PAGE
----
(Photo via JB Bukauskas’ Twitter page, @JBukauskas22)
In June, the top college players get drafted by MLB teams and as soon as their season is over, they report to their assigned minor league affiliate. Not only are they met with high expectations by their club’s front office, but many of these draftees are working with analytics for the first time.
The player development department for each MLB club is responsible for deciding which players get promoted, demoted, and released during the season and offseason. With the exception of players drafted in the top 10 rounds, clubs tend to focus more on international and high school talent because of their younger age, upside, and raw talent. Since college players can’t be drafted before the end of their third year, they are relatively older at the lower levels in the minors, and more likely to be released if they do not perform well.
However, college prospects also benefit from being the more experienced players in the lower levels and those that take on a leadership role and are thought of as “winners,” are often kept around longer because of their makeup and experience.
Most college players also have more experience with analytics than high school and international players. If there is a video program or TrackMan radar installed at a college, the players will be able to adjust a lot easier than the players at colleges that do not. In fact, at the minor league level, most player development departments and baseball analytic departments rely heavily on data from minor league video interns and trackman operators. At this point, almost every team employs both at every single full-season affiliate.
Minor league video interns are quality control coaches for each affiliate. Their job responsibilities vary from team to team, but the most basic duty is to film games using specialized video software – most teams use either the STATS Video Solutions (SVS) or BATS. They also tend to put together advanced scouting reports for their coaching staff. (Many also create data analyses for the MLB team’s front office). Teams are now switching over from BATS to SVS because of its sleek look, ease of use, and ability to easily create data in files such as “.csv”.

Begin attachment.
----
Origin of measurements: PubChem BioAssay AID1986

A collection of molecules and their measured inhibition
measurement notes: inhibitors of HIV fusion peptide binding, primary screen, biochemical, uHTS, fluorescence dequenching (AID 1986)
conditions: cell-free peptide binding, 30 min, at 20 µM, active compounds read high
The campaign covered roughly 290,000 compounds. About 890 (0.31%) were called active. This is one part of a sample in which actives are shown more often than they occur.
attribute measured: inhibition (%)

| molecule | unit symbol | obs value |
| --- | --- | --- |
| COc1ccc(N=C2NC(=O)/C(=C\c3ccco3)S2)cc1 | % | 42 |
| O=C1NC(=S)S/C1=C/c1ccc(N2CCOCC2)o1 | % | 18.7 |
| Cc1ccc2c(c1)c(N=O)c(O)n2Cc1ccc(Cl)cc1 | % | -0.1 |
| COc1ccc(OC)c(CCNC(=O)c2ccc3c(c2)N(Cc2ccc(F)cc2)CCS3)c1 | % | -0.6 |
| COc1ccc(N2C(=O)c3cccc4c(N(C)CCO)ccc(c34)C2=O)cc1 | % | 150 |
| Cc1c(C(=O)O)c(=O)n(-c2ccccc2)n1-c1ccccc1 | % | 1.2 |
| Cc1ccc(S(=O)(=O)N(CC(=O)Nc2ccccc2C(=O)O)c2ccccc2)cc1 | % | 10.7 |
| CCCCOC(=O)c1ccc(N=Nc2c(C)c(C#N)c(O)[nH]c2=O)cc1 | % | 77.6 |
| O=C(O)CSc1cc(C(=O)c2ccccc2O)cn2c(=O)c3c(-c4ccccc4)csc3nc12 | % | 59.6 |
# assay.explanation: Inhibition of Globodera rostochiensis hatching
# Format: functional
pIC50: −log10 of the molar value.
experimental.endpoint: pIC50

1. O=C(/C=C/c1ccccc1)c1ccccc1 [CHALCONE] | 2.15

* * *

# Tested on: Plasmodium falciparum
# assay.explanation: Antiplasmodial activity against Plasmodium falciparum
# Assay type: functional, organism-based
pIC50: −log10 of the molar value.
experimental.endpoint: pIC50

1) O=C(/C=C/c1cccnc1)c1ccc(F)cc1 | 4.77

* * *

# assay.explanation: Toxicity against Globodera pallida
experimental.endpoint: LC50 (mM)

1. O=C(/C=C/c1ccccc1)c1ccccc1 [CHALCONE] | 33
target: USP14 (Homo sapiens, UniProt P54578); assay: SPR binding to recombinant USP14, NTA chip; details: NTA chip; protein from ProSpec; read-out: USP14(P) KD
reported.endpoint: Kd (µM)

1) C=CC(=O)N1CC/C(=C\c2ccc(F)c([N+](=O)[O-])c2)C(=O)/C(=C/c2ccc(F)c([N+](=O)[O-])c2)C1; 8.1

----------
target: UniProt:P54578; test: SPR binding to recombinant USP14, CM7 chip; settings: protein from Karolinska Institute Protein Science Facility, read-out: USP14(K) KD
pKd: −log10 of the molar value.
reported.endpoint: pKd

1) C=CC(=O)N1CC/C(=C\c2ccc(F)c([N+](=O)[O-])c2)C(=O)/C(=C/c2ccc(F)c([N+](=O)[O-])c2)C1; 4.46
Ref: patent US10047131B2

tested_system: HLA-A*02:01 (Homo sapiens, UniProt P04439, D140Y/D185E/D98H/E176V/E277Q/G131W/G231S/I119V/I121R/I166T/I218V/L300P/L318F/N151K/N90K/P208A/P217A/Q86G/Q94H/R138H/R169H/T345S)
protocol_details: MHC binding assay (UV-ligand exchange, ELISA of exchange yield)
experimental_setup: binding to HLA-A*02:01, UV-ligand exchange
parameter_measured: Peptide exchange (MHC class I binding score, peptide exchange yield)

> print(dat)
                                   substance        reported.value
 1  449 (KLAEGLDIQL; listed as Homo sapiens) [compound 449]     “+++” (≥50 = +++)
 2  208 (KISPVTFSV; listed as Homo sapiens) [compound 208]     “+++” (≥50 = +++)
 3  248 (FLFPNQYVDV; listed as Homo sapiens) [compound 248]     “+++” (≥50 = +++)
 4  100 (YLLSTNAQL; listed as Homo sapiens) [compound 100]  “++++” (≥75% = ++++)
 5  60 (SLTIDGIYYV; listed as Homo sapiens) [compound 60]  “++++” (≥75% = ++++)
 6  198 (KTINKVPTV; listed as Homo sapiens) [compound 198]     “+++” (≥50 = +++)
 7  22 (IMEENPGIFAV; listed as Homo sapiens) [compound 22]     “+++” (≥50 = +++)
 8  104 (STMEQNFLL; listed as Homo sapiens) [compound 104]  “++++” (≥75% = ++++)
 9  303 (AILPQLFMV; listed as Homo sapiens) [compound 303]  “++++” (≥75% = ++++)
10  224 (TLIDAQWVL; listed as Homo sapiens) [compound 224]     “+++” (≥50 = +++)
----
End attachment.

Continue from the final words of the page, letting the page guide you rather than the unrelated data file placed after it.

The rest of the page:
TrackMan operators run the TrackMan radar system during each home game. After each game, the data is then sent to the front office. Sometimes, minor league video interns also serve as the team’s TrackMan operators. This way, they are able to operate all data and video for their affiliate.
All players are always encouraged to look over video, however, some teams require a member of the coaching staff to go over it with younger players, especially at the lower levels. This benefits the college players that have experience with analytics since they already know how to use video programs and understand TrackMan data.
Some teams are starting to add onto the analysts used at the minor league level. The Houston Astros, for example, have created Development Coach positions at each of their affiliates. This role blends on-field coaching with analytics. This past season, the Astros brought their Director of Decision Sciences, Sig Mejdal, down from the front office to be their Development Coach at Short Season-A Tri-City. Putting a uniform on Mejdal allowed the Astros’ executives to get a first-hand look at some of their top prospects including their first overall pick in 2017, JB Bukauskas.
These minor league analysts are also using data provided to them to help assist the minor league coaching staff with advance scouting. At the minor league level, shifting is becoming more and more prevalent each year with the increasing amount of readily available analytics. Teams are having players shift earlier in the minor league careers and even adopt shifting in extended spring training and instructional league games.
A lot of this data is provided in-house by the minor league video interns and TrackMan operators. However, in Double-A and Triple-A teams also get their data from external sources such as Baseball Info Solutions and Inside Edge. These analytics companies track every minor league game at the Double-A level and above, retaining an archive on the data that they collect. They also delve into advanced metrics regarding the minor leagues with a focus on defensive positioning.
When college players reach the professional ranks, every single at-bat and pitch thrown will be documented and analyzed. There will be data on exit speed, launch angle, extension, and spin rate, and this will happen as early as the complex level, which is where a high number of draftees start their careers. Even though some college players have been exposed to analytics, they will see a higher frequency and a better quality of data once they’re drafted.